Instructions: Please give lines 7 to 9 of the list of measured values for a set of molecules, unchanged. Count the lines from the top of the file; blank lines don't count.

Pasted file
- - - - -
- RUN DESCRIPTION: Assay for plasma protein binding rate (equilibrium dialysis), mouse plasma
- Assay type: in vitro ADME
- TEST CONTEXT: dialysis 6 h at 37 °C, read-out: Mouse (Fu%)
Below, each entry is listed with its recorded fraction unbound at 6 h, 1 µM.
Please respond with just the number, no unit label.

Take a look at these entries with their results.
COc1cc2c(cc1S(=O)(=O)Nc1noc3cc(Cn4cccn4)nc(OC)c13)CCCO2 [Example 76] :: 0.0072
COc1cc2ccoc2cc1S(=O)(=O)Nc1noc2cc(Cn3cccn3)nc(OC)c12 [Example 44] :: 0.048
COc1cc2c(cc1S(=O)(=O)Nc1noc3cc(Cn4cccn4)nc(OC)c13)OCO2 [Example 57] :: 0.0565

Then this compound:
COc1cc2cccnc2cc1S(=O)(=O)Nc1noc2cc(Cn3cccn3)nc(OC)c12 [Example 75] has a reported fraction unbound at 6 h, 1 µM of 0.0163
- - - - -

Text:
COc1cc2c(cc1S(=O)(=O)Nc1noc3cc(Cn4cccn4)nc(OC)c13)CCCO2 [Example 76] :: 0.0072
COc1cc2ccoc2cc1S(=O)(=O)Nc1noc2cc(Cn3cccn3)nc(OC)c12 [Example 44] :: 0.048
COc1cc2c(cc1S(=O)(=O)Nc1noc3cc(Cn4cccn4)nc(OC)c13)OCO2 [Example 57] :: 0.0565